ADELAIDE, Australia // Sports planners in Australia are more concerned about security than corruption allegations or venue construction delays which have mired preparations for the New Delhi Commonwealth Games, Kate Ellis, the Australia's sports minister, said yesterday.
In the past week, the local organising committee has suspended high-ranking officials at the behest of the Indian government following allegations of financial irregularities in the planning of an event to launch the Queen's Baton Relay in London. There has also been wide reporting of corruption related to the building of infrastructure and venues for the event between October 3 and 14. "It's not the first time that we have seen troubles in the lead up to a major event," Ellis said. "And of course there is a lot of speculation about these things."
She said the government was working with Indian organisers and Australian sports authorities "so that hopefully we can see a successful Games go ahead". Australia's Commonwealth Games officials have previously said they are satisfied with India's security plans. The Australian delegation will comprise about 425 athletes and 175 staff or officials for the Commonwealth Games, which involve the countries and territories of the former British Empire.
"Our No 1 concern is on the security and safety of our athletes and of Australian officials," Ellis said. "So what we are concentrating on doing is working very hard to make sure that we're gathering the best information about what is happening on the ground. That is quite rightly where the [government's] focus is at the moment." Australia has hosted the Commonwealth Games four times, including the last one in Melbourne in 2006, and won more medals than any other country at the event.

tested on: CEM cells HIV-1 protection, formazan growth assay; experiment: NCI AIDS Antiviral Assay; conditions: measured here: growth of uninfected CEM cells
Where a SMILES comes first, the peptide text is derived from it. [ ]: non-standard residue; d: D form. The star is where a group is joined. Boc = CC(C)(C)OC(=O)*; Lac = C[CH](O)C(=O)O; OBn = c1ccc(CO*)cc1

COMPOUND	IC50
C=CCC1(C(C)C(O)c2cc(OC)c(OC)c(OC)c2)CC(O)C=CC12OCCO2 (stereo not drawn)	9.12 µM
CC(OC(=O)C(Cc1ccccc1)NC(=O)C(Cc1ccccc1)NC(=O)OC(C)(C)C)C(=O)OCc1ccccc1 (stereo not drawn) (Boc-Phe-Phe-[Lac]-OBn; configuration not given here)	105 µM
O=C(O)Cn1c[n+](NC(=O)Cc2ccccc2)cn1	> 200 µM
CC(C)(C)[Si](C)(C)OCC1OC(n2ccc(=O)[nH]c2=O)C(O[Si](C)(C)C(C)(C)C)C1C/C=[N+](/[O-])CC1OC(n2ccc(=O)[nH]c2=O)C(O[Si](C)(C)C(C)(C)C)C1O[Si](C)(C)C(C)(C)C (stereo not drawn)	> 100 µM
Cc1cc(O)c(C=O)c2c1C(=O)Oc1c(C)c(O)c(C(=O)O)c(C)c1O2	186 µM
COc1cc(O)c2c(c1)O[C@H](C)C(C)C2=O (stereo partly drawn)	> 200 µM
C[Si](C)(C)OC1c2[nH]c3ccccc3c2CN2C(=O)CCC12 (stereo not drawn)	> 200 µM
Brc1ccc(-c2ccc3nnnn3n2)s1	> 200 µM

India is the second Asian country to host the event, following Malaysia in 1998. The Commonwealth Games is the biggest multi-sports event for India since the 1982 Asian Games. The New Zealand Olympic Committee (NZOC) also is prioritising security, and has likened New Delhi's state of general readiness for the Commonwealth Games to the 2004 Athens Olympics. "The venues were very behind the month before the [Athens) Games opened, and we had concerns around competition management," Mike Stanley, the NZOC president, said. "However, in the end they were delivered and Greece hosted a successful Games."
New Zealand had sought assurances from the Commonwealth Games Federation that issues around the readiness of venues was being addressed. "Athlete safety and security continues to be our highest priority," Stanley said. * Associated Press